Unaware of the advantage of loading muskets quicker than rifles in battle, officers assumed that rifles were superior battle weapons because of their aim. Soldiers who demonstrated the best marksmanship were chosen for a select group of mounted gunmen, and they would earn the right to carry rifles. General Jackson shared this assessment and praised the men for their willingness to cooperate in the swap. On the frontier, a man who owned a firearm depended upon it for survival. The weapon became part of his identity, and it was a significant sacrifice for a frontiersman to see another man carry his prized rifle.

Near daybreak, Jackson entered an inn to warm by the fire. A guest spotted the General and criticized him for hiding out in the warm building while his troops froze outdoors. Jackson angrily defended that he had not slept at all the prior evening while trying to keep the fires going to provide some heat for the men. Revealing his weary exasperation, Jackson then threatened to take the hot fireplace andiron and ram it down the man’s throat if he said more.[xxxix] The critic was a reminder that every decision the General took would be subject to second-guessing from people who did not know the facts and who would never have to see the human consequences of their suggestions.

 Jackson faced more duties before he slept. A dispatch arrived early to inform him that an additional 500 men were making their way to Nashville, adding numbers to his command and placing more strain on limited resources. Because more men turned out than had been expected, groups of nine or ten were assigned to the four-foot-by-eight-foot tents designed for six. Three were required to share a blanket meant for one.[xl]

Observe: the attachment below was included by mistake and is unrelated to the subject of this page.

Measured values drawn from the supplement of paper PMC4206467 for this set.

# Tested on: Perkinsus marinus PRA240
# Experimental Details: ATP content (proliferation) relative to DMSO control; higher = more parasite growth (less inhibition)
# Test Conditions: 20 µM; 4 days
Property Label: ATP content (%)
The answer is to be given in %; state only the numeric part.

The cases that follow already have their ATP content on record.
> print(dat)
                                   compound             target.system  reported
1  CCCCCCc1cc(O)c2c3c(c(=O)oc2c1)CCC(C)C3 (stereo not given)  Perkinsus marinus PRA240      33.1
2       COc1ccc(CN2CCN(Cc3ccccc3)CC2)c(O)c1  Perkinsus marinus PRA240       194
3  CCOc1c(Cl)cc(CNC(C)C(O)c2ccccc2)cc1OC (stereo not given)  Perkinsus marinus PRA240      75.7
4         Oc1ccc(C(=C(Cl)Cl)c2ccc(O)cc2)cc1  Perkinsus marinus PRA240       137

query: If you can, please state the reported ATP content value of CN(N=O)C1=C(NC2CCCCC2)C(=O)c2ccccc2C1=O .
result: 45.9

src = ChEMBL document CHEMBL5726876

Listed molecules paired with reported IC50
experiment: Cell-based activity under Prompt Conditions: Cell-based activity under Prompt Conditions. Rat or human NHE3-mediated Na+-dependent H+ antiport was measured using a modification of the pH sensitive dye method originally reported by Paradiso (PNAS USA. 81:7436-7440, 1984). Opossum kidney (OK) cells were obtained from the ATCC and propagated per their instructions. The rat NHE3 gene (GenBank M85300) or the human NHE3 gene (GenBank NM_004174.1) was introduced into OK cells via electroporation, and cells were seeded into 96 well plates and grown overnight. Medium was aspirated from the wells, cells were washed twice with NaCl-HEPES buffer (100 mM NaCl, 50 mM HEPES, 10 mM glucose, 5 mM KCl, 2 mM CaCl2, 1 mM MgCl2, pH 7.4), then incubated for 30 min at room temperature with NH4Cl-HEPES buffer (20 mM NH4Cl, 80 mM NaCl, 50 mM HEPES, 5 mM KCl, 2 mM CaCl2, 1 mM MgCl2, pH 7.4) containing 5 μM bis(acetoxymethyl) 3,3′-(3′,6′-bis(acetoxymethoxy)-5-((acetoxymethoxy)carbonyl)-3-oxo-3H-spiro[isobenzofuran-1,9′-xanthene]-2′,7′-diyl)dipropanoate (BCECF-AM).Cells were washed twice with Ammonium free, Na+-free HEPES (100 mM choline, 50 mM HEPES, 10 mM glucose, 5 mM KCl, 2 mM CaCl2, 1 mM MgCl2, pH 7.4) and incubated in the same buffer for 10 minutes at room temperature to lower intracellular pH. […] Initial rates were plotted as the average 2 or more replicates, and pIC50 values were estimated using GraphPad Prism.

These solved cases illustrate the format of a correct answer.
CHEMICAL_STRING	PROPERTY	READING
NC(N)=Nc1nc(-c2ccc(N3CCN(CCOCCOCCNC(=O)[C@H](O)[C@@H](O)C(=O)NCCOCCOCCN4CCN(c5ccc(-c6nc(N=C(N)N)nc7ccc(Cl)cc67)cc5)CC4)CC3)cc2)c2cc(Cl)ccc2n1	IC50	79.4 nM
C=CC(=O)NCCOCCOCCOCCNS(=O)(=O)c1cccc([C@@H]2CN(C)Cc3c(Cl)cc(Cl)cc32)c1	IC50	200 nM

The forced sharing of space was by design. It was common in the military at the time for a tent of six men to form a type of family unit that remained intact throughout the war. One person in each tent was responsible for cooking meals. That duty could be rotated unless one man showed a talent. Other duties were divided among the unit, known as a “mess.” Not only did the arrangement lower the cost of providing housing and equipment for soldiers and allow them to travel lighter, it forced soldiers to learn each other’s strengths and weaknesses as they would their own families. Camaraderie generated by the confined space and overcoming a common challenge produced an effective team that acted as a single unit in the field.

 The bitter cold at the camp persisted for three days, covering the exterior of the tents with a heavy frost at dusk. Men awoke to find frost on the canvas inside the tents and on their blankets from a crystallization of vapor from their breaths in the cold. Smoke from campfires hugged the ground and sometimes created a fog. Any activity that required walking was difficult. As troops oriented themselves to their outdoor winter quarters, additional companies continued to pour in.